It’s a misconception that parents automatically become worse drivers as they get older. Knowing this, if you have reason to believe that an elderly loved one can no longer drive effectively, putting their safety first is the right thing to do. While it’s understandable if you are uncertain about what action to take, ignoring the warning signs that an elderly driver might be unfit to get behind the wheel can have serious consequences.
Conditions That Can Affect Elderly Drivers’ Ability to Drive
Many older adults may struggle to accept the idea of giving up driving. Restricting their access to their car keys reduces their independence in heading to a store, senior center, library, church, or just for a coffee with friends. The experience can be traumatic for them.
Keep in mind that age is nothing but a number. The elderly should not have their driving privileges revoked solely because of their age. Some people in their 90s are still capable and responsible drivers, whereas others who are decades younger pose a severe threat to themselves and everyone else on the road.
All people age at varying rates, and problems with vision, limited physical capability, chronic ailments and diseases, and medications all contribute to the increased risk of traffic accidents among elderly drivers.
Warning Signs That Tell You It’s Time to Act
A few red flags that should raise serious concerns about a senior’s judgment or driving skills include the following:
- Negligent night-time driving or severely impaired side vision- even if corrected to 20/20 with lenses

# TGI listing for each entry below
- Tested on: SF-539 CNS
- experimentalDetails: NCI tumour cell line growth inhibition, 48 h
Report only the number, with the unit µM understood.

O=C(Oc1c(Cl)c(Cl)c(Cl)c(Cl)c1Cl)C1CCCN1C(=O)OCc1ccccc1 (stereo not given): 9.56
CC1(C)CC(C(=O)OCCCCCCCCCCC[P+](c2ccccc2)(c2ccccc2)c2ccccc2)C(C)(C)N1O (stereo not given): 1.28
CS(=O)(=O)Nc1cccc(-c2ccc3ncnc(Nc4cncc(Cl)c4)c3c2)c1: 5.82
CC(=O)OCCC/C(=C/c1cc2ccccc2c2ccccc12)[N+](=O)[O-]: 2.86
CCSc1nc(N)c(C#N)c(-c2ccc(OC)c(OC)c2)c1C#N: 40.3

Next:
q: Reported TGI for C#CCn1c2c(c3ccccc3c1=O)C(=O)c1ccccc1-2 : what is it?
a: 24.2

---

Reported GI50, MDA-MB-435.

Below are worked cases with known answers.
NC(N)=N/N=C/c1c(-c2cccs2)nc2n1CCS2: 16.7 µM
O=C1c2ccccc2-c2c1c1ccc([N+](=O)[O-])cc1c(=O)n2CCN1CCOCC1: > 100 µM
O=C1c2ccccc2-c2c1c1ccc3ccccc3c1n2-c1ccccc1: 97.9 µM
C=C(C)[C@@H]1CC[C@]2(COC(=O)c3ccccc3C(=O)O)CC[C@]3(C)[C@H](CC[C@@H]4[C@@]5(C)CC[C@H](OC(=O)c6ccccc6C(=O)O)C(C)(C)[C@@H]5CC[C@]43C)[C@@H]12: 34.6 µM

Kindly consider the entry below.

- Having trouble maintaining a steady speed, or driving erratically by making sudden lane changes, stops, or starts
- Bumping into curbs, missing corners, or narrowly avoiding vehicles and people
- Struggling to read traffic signs or following directions leading to frequent disorientation, even on regular routes.
- Expressing surprise at the sudden appearance of cars or pedestrians
- At-fault collisions, increased close calls, dings, and scuffs; citations or “warnings” from the police
- Dangerous driving behaviors include not using turn signals, leaving them on while not changing lanes, and lane drifting.
Having the Difficult Conversation with Your Aging Parent
One of the trickiest conversations you might have is convincing the elderly to give up driving. While speaking with elderly drivers on this topic, be compassionate and inclusive. You may receive a positive response if you express your genuine concern for their well-being. Advice from a trusted friend or family member is preferable to following the dictates of a court or the Department of Motor Vehicles.
During this difficult conversation with elderly drivers, make sure you are calm and empathetic throughout – not aggressive, irritated, or confrontational. You should keep your conversation honest and non-accusatory, helping your senior loved one gain comfort in seeking assistance proactively and be willing to give up their car keys.
Contact Home To Stay for Companionship Services
Home to Stay Senior Care Solutions’ caregiving services helps keep senior clients mentally, emotionally, and physically engaged while living independently in their homes.
One of our many home companionship services includes assistance with transportation for elderly drivers. Please call us at (856) 321-1500 for more information or use this contact form to learn more about our services.